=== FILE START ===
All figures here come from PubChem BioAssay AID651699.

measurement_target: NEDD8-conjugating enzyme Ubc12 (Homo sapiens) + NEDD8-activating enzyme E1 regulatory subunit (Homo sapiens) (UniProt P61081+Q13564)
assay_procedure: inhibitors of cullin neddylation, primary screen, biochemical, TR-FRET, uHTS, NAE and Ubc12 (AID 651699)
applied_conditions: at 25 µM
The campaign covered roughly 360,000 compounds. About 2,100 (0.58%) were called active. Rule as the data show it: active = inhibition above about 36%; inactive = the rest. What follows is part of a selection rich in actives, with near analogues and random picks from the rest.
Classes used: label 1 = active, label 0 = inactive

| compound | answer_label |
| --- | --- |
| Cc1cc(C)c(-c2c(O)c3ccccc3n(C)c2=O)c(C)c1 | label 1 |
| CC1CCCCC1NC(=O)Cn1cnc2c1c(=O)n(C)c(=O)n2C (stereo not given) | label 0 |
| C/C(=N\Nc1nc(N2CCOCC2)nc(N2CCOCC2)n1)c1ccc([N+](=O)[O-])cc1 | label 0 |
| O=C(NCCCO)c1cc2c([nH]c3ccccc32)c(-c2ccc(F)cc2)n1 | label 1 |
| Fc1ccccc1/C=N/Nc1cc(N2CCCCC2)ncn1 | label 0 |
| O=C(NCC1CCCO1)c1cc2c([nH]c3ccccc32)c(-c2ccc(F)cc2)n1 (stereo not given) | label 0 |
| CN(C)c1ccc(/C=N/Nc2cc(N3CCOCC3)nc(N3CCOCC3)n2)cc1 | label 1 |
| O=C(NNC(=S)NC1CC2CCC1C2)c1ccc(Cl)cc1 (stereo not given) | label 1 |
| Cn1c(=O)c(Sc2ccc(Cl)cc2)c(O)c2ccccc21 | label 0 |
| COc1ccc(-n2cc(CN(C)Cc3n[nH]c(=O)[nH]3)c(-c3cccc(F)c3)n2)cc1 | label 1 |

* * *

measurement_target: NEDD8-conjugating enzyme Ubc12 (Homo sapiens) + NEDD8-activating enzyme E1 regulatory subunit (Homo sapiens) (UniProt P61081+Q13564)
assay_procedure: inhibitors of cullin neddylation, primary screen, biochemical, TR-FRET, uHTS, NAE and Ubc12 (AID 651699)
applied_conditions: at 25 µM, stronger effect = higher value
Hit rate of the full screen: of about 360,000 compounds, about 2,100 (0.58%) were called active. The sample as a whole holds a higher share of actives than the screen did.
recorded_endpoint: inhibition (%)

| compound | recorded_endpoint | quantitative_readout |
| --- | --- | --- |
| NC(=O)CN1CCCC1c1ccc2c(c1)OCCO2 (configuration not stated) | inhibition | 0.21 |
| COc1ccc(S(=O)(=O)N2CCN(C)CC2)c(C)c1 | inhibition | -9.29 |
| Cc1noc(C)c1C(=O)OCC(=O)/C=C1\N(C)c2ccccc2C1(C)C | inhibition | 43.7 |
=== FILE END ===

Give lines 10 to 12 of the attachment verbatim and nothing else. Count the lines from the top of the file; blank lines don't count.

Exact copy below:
| CC1CCCCC1NC(=O)Cn1cnc2c1c(=O)n(C)c(=O)n2C (stereo not given) | label 0 |
| C/C(=N\Nc1nc(N2CCOCC2)nc(N2CCOCC2)n1)c1ccc([N+](=O)[O-])cc1 | label 0 |
| O=C(NCCCO)c1cc2c([nH]c3ccccc32)c(-c2ccc(F)cc2)n1 | label 1 |